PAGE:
When You Have to Wait in a Storm

The word wait has been interrupting my world lately.

In South Carolina last month, I had to wait several hours in an airport because I was one of the hundreds of others caught in a snowstorm and stranded.

I had a stack of boarding passes from being rebooked several times. I nearly sat down and cried at one point because I was weary and wanted to get home. It took two days to make it back home. Fortunately, my good friend Edie, graciously drove an hour and half  to pick me up to spend the night and wait until I could fly back home.

Since then I’ve waited for…

The news from family regarding the health of a parent,

Approval for a massive project I’ve been working on,

The weather to change at the airport last week due to another snowstorm when I was visiting my children,

And nearly 30 minutes waiting on the phone to solve a mix-up online order.

Waiting is a part of life, and yet we despise waiting in our culture.

It sabotages our plans.

It threatens to submerge our joy when we have to wait longer than 5 minutes in a drive-through for our coffee.

We are spoiled and impatient because we don’t like to wait for anything.

We need answers today and solutions immediately.

Unwillingness to wait breeds an anxious heart, especially when we are facing a storm. Uneasiness sets in and paralyzes our hope when we can’t have the answers we need to move ahead. Honestly, I hate to wait, and God brought this to my attention again this morning as I read these verses.

I pray to God-my life a prayer-and wait for what he’ll say and do. My life’s on the line before God, my Lord, waiting and watching till morning, waiting and watching till morning. Psalm 130:5,6 (Message)

I’ve noticed in the Bible that when God repeats himself, it’s like putting a stop sign in the middle of the highway for us to pay attention and wait because we are moving too fast. Waiting and watching till morning is repeated for a purpose. To slow down and not just practice waiting, but also to watch.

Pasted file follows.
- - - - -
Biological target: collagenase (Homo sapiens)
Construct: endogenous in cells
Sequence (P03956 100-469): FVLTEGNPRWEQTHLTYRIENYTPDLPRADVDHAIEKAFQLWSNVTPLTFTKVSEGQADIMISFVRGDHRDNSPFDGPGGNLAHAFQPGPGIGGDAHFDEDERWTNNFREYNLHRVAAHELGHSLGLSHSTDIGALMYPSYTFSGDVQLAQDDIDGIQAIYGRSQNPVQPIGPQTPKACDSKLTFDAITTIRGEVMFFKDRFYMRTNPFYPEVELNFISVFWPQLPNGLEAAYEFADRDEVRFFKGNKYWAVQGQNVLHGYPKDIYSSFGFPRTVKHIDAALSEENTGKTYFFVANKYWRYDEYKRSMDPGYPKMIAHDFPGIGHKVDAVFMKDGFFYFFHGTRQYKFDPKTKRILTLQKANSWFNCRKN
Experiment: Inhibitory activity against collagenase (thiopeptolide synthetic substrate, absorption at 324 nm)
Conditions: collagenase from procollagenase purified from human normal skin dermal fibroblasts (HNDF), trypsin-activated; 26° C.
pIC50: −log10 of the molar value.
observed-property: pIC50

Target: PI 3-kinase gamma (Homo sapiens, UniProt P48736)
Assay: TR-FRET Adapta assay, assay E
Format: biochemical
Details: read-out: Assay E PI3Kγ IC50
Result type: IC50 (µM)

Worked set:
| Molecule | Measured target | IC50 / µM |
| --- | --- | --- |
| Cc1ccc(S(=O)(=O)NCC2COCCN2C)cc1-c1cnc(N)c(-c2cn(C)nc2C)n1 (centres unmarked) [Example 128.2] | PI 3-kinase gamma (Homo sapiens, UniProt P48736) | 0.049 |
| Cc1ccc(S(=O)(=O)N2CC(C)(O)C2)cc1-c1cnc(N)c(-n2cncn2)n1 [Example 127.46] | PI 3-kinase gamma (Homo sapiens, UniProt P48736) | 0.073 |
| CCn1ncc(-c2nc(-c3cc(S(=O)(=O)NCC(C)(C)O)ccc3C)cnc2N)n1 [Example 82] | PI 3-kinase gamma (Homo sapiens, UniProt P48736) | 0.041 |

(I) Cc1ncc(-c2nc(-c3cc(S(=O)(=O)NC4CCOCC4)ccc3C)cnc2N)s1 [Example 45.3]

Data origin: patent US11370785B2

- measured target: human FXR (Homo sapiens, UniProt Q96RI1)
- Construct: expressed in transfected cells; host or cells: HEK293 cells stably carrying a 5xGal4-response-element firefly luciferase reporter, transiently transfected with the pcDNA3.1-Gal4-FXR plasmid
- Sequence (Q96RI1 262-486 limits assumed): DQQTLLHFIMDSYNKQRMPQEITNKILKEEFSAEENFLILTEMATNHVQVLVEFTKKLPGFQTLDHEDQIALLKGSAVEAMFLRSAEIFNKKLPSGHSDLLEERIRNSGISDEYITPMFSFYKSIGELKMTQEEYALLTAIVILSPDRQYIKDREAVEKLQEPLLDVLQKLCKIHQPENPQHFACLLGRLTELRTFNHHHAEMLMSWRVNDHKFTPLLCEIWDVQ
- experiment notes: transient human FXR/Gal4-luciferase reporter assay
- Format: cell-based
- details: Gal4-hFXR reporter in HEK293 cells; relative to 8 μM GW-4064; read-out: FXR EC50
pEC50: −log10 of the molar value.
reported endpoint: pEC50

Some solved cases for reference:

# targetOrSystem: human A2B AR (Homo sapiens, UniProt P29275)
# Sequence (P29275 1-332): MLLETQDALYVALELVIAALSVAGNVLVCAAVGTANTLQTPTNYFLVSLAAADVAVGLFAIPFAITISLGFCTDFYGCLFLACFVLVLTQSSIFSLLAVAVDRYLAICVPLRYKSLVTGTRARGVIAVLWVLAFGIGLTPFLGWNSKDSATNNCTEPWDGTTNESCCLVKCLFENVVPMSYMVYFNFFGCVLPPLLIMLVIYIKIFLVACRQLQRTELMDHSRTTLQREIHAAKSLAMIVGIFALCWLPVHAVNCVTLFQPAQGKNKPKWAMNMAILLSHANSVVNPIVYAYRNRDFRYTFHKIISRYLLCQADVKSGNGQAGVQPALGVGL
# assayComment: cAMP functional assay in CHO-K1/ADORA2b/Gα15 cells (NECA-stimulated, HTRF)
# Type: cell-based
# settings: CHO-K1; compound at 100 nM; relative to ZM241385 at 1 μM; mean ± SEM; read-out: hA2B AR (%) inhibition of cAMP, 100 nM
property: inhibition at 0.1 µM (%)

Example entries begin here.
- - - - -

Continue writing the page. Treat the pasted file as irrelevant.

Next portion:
The two storms I encountered at the airports caused me to wait and watch. I had no control. I couldn’t make anything move faster. I was forced to wait and watch until something changed so I could get to my destination.

Snowstorms are unpredictable, and they also change radically bringing the unexpected. Storms in life are also uncertain, and they cause us to wait and watch, wait and watch.

We can’t watch for anything if we don’t stop to wait. To slow down and settle into the wait can heighten our anticipation and watch for the answer. Being still and waiting sets us up to watch for God to reveal his will in our situation.

One of my granddaughters stands on the couch and waits by the window to watch for her Nana when we’ve planned a date together. Her parents tell me when I arrive how long she’s been waiting and watching. She knows I am coming and because she is nearly three she doesn’t fully understand the concept of time. So she waits and watches, waits and watches.

When we believe that God holds the answer to our problems in a storm, we can wait and watch just like my little granddaughter because we can believe by faith that he is faithful. He won’t fail and we can trust that what he says is true because he has the best track record.

The next time you are facing a storm, wait and watch, wait and watch.

God is coming, he is never late with the solution, and he promises if we invite him he will come alongside and wait with us, as we wait and watch.

TWEETABLES:

Unwillingness to wait breeds an anxious heart, especially when we are facing a storm 

Being still and waiting sets us up to watch for God to reveal his will in our situation.

God is coming, he is never late with the solution, and he promises if we invite him he will come alongside and wait with us, as we wait and watch.

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